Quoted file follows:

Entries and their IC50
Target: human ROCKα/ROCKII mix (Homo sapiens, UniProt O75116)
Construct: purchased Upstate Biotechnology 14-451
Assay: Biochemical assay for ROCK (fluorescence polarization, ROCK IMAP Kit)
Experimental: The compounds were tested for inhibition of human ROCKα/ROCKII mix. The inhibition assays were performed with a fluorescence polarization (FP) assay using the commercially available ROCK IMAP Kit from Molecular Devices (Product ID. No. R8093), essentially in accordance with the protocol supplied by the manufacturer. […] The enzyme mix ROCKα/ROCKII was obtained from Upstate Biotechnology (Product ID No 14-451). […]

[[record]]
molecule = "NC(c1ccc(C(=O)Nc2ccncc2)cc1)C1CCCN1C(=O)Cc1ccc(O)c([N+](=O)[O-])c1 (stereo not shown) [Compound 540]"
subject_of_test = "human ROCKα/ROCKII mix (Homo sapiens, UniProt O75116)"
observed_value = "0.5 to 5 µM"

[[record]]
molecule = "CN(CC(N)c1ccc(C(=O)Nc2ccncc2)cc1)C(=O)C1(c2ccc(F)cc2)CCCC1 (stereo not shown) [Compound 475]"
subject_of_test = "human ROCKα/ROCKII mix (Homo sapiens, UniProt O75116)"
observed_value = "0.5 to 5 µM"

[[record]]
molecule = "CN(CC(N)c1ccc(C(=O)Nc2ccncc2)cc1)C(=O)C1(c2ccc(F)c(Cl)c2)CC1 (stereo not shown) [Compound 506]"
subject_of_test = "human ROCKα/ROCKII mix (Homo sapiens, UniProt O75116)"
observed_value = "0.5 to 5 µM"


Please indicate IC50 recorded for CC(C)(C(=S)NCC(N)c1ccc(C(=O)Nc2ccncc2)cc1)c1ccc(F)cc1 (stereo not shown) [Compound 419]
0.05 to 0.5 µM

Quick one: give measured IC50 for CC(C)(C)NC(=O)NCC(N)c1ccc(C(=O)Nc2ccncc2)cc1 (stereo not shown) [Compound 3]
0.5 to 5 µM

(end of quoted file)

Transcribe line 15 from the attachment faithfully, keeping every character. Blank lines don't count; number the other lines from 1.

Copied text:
molecule = "CN(CC(N)c1ccc(C(=O)Nc2ccncc2)cc1)C(=O)C1(c2ccc(F)c(Cl)c2)CC1 (stereo not shown) [Compound 506]"